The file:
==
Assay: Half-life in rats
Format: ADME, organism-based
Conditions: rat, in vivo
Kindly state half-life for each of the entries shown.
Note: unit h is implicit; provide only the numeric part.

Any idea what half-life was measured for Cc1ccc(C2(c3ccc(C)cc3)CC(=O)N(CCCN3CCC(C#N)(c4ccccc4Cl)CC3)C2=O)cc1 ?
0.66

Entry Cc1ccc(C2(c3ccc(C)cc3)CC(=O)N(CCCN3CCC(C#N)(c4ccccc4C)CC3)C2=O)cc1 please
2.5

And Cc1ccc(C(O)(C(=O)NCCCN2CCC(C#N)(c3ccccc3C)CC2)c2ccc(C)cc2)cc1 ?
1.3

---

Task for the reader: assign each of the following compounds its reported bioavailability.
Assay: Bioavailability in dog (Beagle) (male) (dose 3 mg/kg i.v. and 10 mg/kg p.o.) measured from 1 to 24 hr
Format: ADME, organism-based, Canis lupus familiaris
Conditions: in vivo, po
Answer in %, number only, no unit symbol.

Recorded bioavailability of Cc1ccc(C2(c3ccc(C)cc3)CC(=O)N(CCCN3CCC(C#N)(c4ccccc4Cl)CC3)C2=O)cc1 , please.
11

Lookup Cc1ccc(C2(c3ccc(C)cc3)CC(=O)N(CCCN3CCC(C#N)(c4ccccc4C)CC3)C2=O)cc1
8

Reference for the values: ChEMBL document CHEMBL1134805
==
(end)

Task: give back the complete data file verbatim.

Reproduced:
Assay: Half-life in rats
Format: ADME, organism-based
Conditions: rat, in vivo
Kindly state half-life for each of the entries shown.
Note: unit h is implicit; provide only the numeric part.

Any idea what half-life was measured for Cc1ccc(C2(c3ccc(C)cc3)CC(=O)N(CCCN3CCC(C#N)(c4ccccc4Cl)CC3)C2=O)cc1 ?
0.66

Entry Cc1ccc(C2(c3ccc(C)cc3)CC(=O)N(CCCN3CCC(C#N)(c4ccccc4C)CC3)C2=O)cc1 please
2.5

And Cc1ccc(C(O)(C(=O)NCCCN2CCC(C#N)(c3ccccc3C)CC2)c2ccc(C)cc2)cc1 ?
1.3

---

Task for the reader: assign each of the following compounds its reported bioavailability.
Assay: Bioavailability in dog (Beagle) (male) (dose 3 mg/kg i.v. and 10 mg/kg p.o.) measured from 1 to 24 hr
Format: ADME, organism-based, Canis lupus familiaris
Conditions: in vivo, po
Answer in %, number only, no unit symbol.

Recorded bioavailability of Cc1ccc(C2(c3ccc(C)cc3)CC(=O)N(CCCN3CCC(C#N)(c4ccccc4Cl)CC3)C2=O)cc1 , please.
11

Lookup Cc1ccc(C2(c3ccc(C)cc3)CC(=O)N(CCCN3CCC(C#N)(c4ccccc4C)CC3)C2=O)cc1
8

Reference for the values: ChEMBL document CHEMBL1134805